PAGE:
Using PhET Simulation to Test Sinking and Floating for Solids (Day 1)
Lesson 5 of 8
Objective: SWBAT collect observations from various density simulations.
This sinking or floating reinforces several aspects of density that I want my students to experience, ponder and use to deepen their understanding, including:
1) Since density is a characteristic property of matter, different types of matter will have different amounts of matter/unit volume, based on their chemical composition (atomic or molecular structure);
2) Matter that has different masses but the same volume will result in different densities;
3) Matter that has different volumes but the same mass will result in different densities;
4) Changing the volume, which results in a proportional increase in mass, results in specific matter retaining its characteristic density. Students still have difficulty accepting this phenomenon, despite experiencing it in this lesson, so it will be good to give them more exposure to this reality.
5) Sinking or floating of matter is dependent on the density of the liquid that the matter is being placed or poured into. Density in nature results in the occurrence of many phenomena that involve weather, plate tectonics, salad dressings, etc.
Students will use this link to access the simulation.
On day one, I simply facilitate an activity that asks students to experience each of the 5 parts of the simulation, highlighted in the top right corner of simulation. I give them a general structure, which includes creating a separate data table for each of the 5 parts and then recording observations and questions about what they're experiencing. Finding meaning and making connections will occur tomorrow when I encourage students to analyze their results and create evidence-based explanations.
Educators should familiarize themselves with this simulation, prior to having students use it in class. The goal of the simulation is for students to make predictions, manipulate aspects within the simulation and then record the results (evidence).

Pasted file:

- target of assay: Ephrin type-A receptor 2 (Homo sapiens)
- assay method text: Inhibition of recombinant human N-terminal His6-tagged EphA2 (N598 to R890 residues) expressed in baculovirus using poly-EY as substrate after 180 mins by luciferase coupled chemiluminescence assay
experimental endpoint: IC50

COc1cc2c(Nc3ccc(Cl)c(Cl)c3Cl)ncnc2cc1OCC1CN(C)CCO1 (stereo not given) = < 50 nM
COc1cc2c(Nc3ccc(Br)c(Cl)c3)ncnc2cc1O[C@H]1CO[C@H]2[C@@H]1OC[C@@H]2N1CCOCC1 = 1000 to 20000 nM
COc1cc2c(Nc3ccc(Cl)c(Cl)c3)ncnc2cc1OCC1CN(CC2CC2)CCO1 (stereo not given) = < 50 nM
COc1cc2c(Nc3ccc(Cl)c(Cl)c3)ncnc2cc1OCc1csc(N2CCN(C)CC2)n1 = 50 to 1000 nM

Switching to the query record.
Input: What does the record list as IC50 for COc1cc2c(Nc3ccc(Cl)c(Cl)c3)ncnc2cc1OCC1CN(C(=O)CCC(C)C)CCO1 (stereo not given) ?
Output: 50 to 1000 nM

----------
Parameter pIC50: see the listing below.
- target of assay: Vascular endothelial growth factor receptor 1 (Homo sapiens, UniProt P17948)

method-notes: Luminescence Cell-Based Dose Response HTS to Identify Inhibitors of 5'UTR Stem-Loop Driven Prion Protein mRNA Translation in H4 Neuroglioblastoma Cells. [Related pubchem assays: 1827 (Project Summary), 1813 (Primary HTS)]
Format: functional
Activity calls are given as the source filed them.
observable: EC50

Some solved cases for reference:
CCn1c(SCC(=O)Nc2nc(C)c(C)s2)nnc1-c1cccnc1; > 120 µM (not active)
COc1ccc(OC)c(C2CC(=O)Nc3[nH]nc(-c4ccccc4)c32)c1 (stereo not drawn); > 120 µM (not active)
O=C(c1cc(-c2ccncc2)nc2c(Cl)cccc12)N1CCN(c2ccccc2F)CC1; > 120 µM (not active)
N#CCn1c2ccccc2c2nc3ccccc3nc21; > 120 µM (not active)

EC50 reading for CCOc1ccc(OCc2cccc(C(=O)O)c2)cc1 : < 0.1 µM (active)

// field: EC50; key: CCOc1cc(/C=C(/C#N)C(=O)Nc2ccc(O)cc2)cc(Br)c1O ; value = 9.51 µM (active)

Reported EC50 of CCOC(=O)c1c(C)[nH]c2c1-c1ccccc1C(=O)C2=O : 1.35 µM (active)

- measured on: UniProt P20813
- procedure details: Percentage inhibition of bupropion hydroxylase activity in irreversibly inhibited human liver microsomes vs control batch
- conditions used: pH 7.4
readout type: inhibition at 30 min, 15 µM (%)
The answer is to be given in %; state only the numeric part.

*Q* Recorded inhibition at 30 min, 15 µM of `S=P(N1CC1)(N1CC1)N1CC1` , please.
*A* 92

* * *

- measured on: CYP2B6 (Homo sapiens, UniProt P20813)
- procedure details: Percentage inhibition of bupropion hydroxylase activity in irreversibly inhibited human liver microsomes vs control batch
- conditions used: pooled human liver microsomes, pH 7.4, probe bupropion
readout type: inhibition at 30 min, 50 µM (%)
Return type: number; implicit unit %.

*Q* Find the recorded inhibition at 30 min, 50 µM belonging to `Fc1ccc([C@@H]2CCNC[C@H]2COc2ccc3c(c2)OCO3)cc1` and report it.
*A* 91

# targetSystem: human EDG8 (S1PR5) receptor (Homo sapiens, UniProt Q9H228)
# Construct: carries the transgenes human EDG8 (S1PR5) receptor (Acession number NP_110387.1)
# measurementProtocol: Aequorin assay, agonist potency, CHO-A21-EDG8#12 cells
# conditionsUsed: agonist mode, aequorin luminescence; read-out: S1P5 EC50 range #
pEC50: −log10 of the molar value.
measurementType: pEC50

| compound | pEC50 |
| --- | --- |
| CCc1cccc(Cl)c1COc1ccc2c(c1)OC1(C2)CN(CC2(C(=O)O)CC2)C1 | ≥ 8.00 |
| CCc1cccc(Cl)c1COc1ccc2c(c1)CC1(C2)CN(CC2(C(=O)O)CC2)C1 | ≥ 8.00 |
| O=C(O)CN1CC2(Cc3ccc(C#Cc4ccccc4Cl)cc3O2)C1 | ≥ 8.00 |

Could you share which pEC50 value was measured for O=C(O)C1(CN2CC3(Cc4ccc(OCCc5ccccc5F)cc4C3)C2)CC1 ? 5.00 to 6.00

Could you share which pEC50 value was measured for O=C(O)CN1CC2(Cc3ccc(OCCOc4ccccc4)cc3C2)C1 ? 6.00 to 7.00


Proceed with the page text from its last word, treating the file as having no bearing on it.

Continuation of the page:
I want my students to first experience the simulations, record observations and ask questions, prior to them analyzing their results. I encourage them to record the information required to calculate density and observe whether the objects float or sink. Additionally, I want students to describe how the cubes are floating. For example, "Wood floats, but only about 1/3 of it is under water." Later, we will come back to this part of the activity to deepen our understanding of density.
Part of students planning and carrying out an investigation is properly setting up a data table, so I ask students to develop one and share their ideas with their group. We then discuss how the table should look and everyone uses that set-up.
I inform students that for the custom simulation they will need to collect 2-3 samples of the same material. In other words, they will need to manipulate the mass or volume and record that information in their data table. I demonstrate this on the board and answer any questions.
Rationale: Tomorrow students will calculate the density of different size cubes of the same type of matter and see that density is the same. If they aren't encouraged to manipulate more than one cube then they will not make this connection.
I then show students how to navigate to the next simulation by clicking on the circle next to the name (top right). I quickly activate their prior knowledge about water displacement by asking them how to measure the volume of an object that floats--they have to click on and drag it under the water. They then subtract to find the difference, which is the volume of the cube.
We then go to the computer lab or use our Chromebooks--this simulation uses HTML5 coding, so it works on Google platforms.
I certainly don't expect students to have a deep understanding of how density works, but I do want them to reflect on what they Learned and record any questions they have have stewing in their brains in the 'Wonderings' section of their KLEWS chart.
Responses will vary for each student --that's okay -- kids learn at different rates; NGSS lessons are sometimes messy. Embrace the process of learning that may be skewed when compared to a traditional science classroom.
Note: Some classes may need more than one day to complete the 5 parts of the simulation.
Tomorrow, students will be given guiding questions that will help drive their analysis of their results and support their claims with evidence-based explanations.